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Dietary calcium intake and rate of bone loss in men

  • Sarah M. Bristow (a1), Gregory D. Gamble (a1), Anne M. Horne (a1) and Ian R. Reid (a1)

Abstract

A high Ca intake has been recommended for osteoporosis prevention; however, little research has examined the relationship between dietary Ca and bone health in men. We examined associations between dietary Ca intake, bone mineral density (BMD) and change in BMD at the total body, hip and spine over 2 years in a cohort of men (mean age 57 years, BMI 26 kg/m2) from a trial. Data from the total cohort (n 323) were used in the analysis of Ca intake and BMD at baseline, and data from the placebo group (n 99) were used in the longitudinal analysis of Ca intake and change in BMD. Parathyroid hormone (PTH) and the markers of bone turnover serum total alkaline phosphatase activity, serum C-telopeptide and serum procollagen type-1 N-terminal propeptide were measured in a subset of participants at baseline (n 150), and associations with dietary Ca at baseline were examined. Mean Ca intake was 870 mg/d. Baseline BMD was not related to dietary Ca intake at any site, before or after adjustment for covariables. Similarly, bone loss over 2 years was not related to Ca intake at any site, before or after adjustment. Dietary Ca intake was inversely correlated with PTH at baseline (r −0·19, P=0·02), but was not associated with the markers of bone turnover. BMD and rates of bone loss were unrelated to Ca intake in these men. This suggests that strategies to increase Ca intake are unlikely to impact on the prevalence of and morbidity from male osteoporosis.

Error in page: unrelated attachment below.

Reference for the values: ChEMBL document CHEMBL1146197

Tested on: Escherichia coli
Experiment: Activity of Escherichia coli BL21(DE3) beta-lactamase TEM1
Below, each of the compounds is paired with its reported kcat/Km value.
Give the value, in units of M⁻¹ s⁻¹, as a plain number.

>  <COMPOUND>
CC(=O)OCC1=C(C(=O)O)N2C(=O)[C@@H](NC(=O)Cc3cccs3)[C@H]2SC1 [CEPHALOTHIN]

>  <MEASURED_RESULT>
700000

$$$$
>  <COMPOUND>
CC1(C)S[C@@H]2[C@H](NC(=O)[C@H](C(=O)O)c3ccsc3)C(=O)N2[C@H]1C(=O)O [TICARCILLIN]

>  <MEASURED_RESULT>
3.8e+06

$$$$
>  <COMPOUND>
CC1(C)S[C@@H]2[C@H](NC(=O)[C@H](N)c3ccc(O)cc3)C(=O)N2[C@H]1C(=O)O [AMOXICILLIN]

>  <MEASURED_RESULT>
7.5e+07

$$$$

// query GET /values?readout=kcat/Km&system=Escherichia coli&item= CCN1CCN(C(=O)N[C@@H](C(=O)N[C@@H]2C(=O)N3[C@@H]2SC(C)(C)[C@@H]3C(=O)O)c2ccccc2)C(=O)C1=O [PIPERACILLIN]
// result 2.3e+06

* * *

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Copyright

Corresponding author

* Corresponding author: S. M. Bristow, email s.bristow@auckland.ac.nz

References

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